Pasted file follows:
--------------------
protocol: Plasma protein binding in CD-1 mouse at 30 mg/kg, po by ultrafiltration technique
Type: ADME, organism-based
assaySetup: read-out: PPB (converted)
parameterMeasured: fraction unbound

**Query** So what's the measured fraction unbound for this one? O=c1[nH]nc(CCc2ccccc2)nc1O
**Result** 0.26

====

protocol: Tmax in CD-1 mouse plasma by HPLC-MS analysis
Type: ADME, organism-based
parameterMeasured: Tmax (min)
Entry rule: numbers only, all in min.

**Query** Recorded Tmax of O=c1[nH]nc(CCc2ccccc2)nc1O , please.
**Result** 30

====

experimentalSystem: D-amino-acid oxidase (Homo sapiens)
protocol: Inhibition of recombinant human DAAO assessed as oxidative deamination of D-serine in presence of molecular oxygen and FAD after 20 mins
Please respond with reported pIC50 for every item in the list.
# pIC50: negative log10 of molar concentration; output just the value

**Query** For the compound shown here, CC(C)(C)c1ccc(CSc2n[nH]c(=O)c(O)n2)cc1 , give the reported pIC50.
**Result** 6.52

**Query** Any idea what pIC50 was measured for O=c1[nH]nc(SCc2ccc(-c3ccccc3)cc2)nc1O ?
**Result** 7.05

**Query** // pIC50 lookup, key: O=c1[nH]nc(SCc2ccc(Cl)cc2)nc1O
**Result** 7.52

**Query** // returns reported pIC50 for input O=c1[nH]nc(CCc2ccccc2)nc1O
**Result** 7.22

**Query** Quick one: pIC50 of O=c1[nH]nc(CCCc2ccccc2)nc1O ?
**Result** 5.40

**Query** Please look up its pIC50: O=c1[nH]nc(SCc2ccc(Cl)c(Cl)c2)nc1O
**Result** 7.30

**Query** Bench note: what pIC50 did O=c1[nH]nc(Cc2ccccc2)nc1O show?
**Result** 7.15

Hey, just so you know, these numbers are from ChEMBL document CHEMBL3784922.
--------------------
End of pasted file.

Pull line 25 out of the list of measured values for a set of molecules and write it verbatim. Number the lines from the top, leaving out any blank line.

**Query** // returns reported pIC50 for input O=c1[nH]nc(CCc2ccccc2)nc1O